3. They were formerly mistaken for eukaryotes and classified with algae.
4. Cyanobacteria have pigments that mask chlorophyll; they are not only blue green but also red, yellow, brown, or black.
5. They are relatively large (1-50 µm in width).
6. They can be unicellular, colonial, or filamentous.
7. Some move by gliding or oscillating.
8. Some possess heterocysts, thick walled cells without a nucleoid, where nitrogen fixation occurs.
9. Cyanobacteria are common in fresh water, soil, on moist surfaces, and in harsh habitats (e.g., hot springs).
10. Some species are symbiotic with other organisms (e.g., liverworts, ferns, and corals).
11. Lichens are a symbiotic relationship where the cyanobacteria provide organic nutrients to the fungus and the fungus protects and supplies inorganic nutrients.
12. Cyanobacteria were probably the first colonizers of land during evolution.
13. Cyanobacteria "bloom" when nitrates and phosphates are released as wastes into water; when they die off, decomposing bacteria use up the oxygen and cause fish kills.
At some time during their life, all chordates have four basic characteristics.
1) This supporting rod is located dorsally just below the nerve cord.
2) It provides support and is replaced by the vertebral column in vertebrates.
b. Dorsal Tubular Nerve Cord
1) This cord contains a fluid filled canal.
2) In vertebrates, this is the spinal cord and it is protected by vertebrae.
c. Pharyngeal Pouches
1) These openings function in feeding, gas exchange, or both.
2) They are seen only during embryonic development in most vertebrates.
3) In invertebrate chordates, fish, and amphibian larvae, they become functioning gills.
4) In terrestrial vertebrates, the pouches are modified for various purposes.
5) In humans, the first pair of pouches become the auditory tubes, the second become tonsils, and the third and fourth pairs become the thymus and parathyroid glands.
d. A postanal tail extends beyond the anus; in some, this only appear in embryos.
c. A survivorship curve, obtained by plotting the number of individuals surviving at each age, is characteristic of each species.
1) In the Type I survivorship curve, most individuals live out their life span and die of old age (e.g., humans in well-developed countries).
2) In the Type II survivorship curve, individuals die at a constant rate across their lifespan (e.g., birds, rodents, and perennial plants).
3) In the Type III survivorship curve, most individuals die early in life (e.g., fishes, invertebrates, and plants).
When a Population Grows Too Large (Ecology focus box)
1. About 100 years ago the white-tailed deer population across the eastern United States was less than 500,000, and now, it is over 200 million deer.
2. The increase in population size can be attributed to the lack of predators.
a. Hunting is tightly controlled, or banned altogether.
b. Natural predators such as wolves and mountain lions are absent from most regions.
3. In areas where the deer populations have become too large, the deer suffer from starvation as they deplete their own food supply.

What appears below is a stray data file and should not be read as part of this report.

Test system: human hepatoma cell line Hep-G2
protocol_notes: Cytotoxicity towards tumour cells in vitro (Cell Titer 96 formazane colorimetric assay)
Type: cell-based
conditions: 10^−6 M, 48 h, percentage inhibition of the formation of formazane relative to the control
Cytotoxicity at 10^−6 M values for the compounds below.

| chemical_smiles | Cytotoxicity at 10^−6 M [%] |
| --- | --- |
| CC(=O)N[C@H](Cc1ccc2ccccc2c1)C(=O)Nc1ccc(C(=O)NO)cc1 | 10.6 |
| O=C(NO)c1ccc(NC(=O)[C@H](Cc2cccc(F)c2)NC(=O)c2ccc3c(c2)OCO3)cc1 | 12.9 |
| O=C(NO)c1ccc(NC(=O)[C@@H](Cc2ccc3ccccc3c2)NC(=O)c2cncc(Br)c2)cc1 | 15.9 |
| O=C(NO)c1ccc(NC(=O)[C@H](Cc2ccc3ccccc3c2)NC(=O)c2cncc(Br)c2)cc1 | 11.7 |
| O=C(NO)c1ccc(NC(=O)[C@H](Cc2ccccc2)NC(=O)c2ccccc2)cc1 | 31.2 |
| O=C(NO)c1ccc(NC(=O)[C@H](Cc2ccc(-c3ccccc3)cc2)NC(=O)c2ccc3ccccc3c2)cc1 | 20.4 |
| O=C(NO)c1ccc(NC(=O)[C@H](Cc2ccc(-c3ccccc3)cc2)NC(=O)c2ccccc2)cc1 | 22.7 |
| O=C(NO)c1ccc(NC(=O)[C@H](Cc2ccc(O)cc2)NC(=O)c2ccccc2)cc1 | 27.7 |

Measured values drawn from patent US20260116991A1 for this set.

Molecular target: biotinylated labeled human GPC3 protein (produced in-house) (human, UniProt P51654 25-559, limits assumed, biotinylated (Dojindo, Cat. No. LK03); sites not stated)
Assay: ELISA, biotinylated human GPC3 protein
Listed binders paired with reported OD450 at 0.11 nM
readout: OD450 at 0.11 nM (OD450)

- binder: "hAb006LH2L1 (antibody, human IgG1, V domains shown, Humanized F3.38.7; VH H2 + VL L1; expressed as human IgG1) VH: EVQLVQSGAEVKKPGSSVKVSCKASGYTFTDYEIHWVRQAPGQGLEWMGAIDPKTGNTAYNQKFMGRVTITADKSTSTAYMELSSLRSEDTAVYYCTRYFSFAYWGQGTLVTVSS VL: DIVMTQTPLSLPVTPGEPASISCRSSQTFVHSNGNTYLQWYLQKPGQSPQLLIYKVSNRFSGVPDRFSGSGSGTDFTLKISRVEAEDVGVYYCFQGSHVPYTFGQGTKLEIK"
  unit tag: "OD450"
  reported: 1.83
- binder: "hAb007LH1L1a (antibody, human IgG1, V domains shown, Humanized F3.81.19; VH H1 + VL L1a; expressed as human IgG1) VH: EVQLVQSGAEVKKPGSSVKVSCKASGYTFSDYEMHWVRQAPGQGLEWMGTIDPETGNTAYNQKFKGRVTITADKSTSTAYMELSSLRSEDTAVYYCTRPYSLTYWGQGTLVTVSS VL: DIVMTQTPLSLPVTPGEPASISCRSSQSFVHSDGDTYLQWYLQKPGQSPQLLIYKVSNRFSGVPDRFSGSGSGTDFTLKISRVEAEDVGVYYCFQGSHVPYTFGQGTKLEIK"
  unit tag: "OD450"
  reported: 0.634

4. The large deer population also causes economic loss due to loss of agriculture, forestry, and even insurance claims due to deer-vehicle collisions.
5. Deer overpopulation also harms other species.
a. In areas where there are many deer, there are fewer understory plants.
b. The number of songbirds, insects, squirrels, mice, and other animals declines with an increasing deer population.
6. Some states are working on effective deer management plans.
a. Texas landowners can set aside a portion of their property for a deer herd, and in return, can charge people for the opportunity to hunt on their land.
More Developed Versus Less Developed Countries
1. The more developed countries underwent a demographic transition from 1950-1975; their growth rate is now low.
a. The more developed countries (MDCs) (e.g., Europe, North America, Japan, etc.) have low population growth and people enjoy a good standard of living.
b. Less developed countries (LDCs) (e.g., countries in Africa, Asia, and Latin America) are those in which population growth is expanding rapidly and the majority of people live in poverty.
c. LDC growth rate peaked at 2.5% between 1960-1965; it has been declining slowly to about 1.6%.
d. Demographic transition is a decline in death rate followed by declining birthrate; it results in slower growth, about 0.1%.
2. The less developed countries (LDCs) are now undergoing demographic transition.
3. Most of the explosive growth will occur in Africa, Asia and Latin America unless
a. family planning or birth control are strengthened,
b. the desire for more children is reduced, and
c. the onset of childbearing is delayed.
The Carbon Cycle
1. Both terrestrial and aquatic organisms exchange carbon dioxide with the atmosphere—this is called the carbon cycle.
2. On land, photosynthesis removes CO2 from the atmosphere; respiration then returns CO2 to the atmosphere.
3. CO2 from the air combines with water to produce bicarbonate (HCO3), which is a source of carbon for aquatic producers, primarily protists.